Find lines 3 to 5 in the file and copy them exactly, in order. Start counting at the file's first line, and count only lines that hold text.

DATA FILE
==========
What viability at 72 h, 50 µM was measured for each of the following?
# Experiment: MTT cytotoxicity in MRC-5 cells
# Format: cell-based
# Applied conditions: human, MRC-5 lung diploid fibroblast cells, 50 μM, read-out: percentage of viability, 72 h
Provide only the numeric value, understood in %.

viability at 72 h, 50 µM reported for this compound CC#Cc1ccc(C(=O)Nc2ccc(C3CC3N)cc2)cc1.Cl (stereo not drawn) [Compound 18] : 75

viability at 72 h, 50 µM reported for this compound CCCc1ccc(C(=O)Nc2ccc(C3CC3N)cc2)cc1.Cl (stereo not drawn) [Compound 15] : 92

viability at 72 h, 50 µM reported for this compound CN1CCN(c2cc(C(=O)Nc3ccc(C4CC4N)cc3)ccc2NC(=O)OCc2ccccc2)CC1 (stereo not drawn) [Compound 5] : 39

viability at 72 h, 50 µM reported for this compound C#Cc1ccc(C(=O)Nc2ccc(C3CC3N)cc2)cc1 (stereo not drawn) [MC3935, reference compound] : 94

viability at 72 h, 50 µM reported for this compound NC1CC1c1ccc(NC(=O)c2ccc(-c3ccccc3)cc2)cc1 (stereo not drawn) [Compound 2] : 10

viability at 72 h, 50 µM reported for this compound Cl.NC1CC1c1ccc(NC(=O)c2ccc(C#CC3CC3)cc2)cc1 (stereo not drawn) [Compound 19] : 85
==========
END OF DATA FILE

# Format: cell-based
# Applied conditions: human, MRC-5 lung diploid fibroblast cells, 50 μM, read-out: percentage of viability, 72 h
Provide only the numeric value, understood in %.